Toughest Footrace on Earth

 

Navy Pilots James Birchall and André Milne have completed a spectacular charitable effort by competing in the gruelling Marathon Des Sables race across the Sahara Desert. Described as ‘the toughest foot-race on Earth,’ the two 37 year old Lt Cdrs, from CHF, have exceeded their initial target of £12,000 and raised nearly £20,000 for the Children’s Trust, a national charity providing care, education and therapy to children with multiple disabilities and complex health needs across the UK.

During the 154 mile, six stage running race, temperatures frequently exceeded 45°C and saw them treasure every drop of the nine litre daily water ration particularly during the long stage of 51 miles. The water ration saw no washing for six days and self-sufficiency demanded the pair carry specialist lightweight food and equipment, and only one set of clothes. Luckily the camel walking at the back of the field did not catch them either, this would have meant disqualification and fortunately they didn’t need any emergency intravenous drips, also leading to withdrawal from the race.

The searing heat and self sufficiency were challenges alone but add in the terrain and you see why so few people take on this race. Around 860 competitors from 43 nations competed this year and ran across the massively diverse Moroccan Sahara touching the edge of the Atlas Mountains. James and André crossed vast expanses of ‘beach-like’ plains, volcanic rock fields, dried river beds, powdery sand dunes and huge rocky hills or ‘Jebels.’ After the epic race and despite the high of finishing André said, “…the low was the unimaginable number of dunes covered, I managed to empty half a dune from my left shoe on the final day and have kept some as my own unique reminder to not do the race again!”

James said, “It was spectacular but we had little time to enjoy it, we were pushing hard, running together to keep our speed as high as possible. You had to keep focused and your mind was constantly busy evaluating your body to identify problems as soon as they developed. In parallel we frequently drew strength from the huge support we were receiving and for this we can’t thank people enough.”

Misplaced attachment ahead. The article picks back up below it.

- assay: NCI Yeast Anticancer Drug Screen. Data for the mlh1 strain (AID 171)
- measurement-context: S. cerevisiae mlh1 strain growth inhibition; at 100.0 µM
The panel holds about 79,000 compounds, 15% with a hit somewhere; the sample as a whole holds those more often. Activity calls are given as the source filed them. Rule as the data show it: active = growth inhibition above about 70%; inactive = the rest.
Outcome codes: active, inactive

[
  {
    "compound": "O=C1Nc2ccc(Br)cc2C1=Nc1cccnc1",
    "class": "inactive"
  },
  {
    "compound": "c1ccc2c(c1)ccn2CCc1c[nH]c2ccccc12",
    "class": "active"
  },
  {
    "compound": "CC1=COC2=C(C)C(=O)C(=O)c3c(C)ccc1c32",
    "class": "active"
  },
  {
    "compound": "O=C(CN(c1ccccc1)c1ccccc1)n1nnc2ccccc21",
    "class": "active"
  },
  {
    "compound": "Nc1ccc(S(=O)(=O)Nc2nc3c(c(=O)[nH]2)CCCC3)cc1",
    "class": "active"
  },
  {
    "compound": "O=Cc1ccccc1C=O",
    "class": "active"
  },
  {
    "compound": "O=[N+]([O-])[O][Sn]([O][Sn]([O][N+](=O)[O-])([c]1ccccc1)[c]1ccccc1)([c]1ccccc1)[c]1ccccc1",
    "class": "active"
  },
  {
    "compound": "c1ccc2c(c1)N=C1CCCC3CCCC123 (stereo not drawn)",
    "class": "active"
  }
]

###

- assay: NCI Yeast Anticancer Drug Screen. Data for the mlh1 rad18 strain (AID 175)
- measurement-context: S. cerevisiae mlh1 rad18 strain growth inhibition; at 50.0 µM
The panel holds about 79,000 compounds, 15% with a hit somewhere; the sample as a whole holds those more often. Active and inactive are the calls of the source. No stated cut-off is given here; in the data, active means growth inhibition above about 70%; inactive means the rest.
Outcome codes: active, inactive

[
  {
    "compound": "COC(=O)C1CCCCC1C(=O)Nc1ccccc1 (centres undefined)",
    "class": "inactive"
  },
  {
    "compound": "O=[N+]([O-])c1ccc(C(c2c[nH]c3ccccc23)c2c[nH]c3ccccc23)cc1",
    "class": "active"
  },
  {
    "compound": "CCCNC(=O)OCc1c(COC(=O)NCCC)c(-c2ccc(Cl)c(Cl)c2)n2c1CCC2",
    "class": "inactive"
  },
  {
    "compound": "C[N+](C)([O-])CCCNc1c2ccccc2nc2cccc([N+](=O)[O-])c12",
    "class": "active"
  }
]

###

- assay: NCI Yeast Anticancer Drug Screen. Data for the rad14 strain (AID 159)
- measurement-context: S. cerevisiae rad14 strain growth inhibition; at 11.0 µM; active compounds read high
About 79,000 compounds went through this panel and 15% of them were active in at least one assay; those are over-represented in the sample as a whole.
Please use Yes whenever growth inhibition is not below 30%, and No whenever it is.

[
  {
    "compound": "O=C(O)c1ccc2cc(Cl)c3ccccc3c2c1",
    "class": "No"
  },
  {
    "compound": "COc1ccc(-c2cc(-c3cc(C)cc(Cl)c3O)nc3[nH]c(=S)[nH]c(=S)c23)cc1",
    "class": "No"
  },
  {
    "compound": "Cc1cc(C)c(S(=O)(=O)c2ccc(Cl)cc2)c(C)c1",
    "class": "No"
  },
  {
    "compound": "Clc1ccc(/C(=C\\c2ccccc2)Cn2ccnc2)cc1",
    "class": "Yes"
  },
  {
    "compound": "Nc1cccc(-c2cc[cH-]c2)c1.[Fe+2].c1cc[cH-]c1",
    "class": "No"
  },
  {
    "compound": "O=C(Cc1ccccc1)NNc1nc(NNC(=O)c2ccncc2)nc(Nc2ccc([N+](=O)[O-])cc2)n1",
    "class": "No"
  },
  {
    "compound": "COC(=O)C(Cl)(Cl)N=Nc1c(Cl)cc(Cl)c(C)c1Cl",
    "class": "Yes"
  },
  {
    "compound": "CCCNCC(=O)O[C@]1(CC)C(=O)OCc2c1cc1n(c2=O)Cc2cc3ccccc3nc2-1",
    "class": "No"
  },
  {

Both runners have been overwhelmed by the huge support towards their efforts and as a result never doubted their own physical resolve as André says, “No doubt it was tough, but we have been blown away by the public’s generosity and are amazed we only have a few more steps to reach our revised target of £20,000.”

With the race behind them the two runners are recovering well although seem strangely non-committal on whether they would do the race again!

The Marathon Des Sables
• Annual running race in the Sahara Desert, start and finish in Morocco
• The event origin is brain child of Patrick Bauer, a French concert promoter who whilst completing his own 200 mile unsupported desert ‘walk-about’ came up with the idea.
• Only 860 competitors this year, this was 27th year.
• 154 miles (250km) in 6 stages, 1 stage per day (stages of 21, 24, 22, 51, 26 and 10 miles).
• The winner completed in a cumulative time of 20 hours (we finished in 37 hours and were 216/217th out of 790 finishers). Approximately 30% of competitors do not normally finish the event.
• Final stage included 6 miles of pure sand dunes and a further stage completed at night!
• Completely unsupported apart from emergency medical cover and provision of 9 litres of water per day.
• You have to carry all your own equipment and food for 7 days… whilst running!
• If you need an intravenous drip you receive a time penalty, if you need 2 or more you are removed from the event.
• If the camel at the back of the field over takes you, you are pulled from the event! The camel was well behind us!

Comments are closed, but trackbacks and pingbacks are open.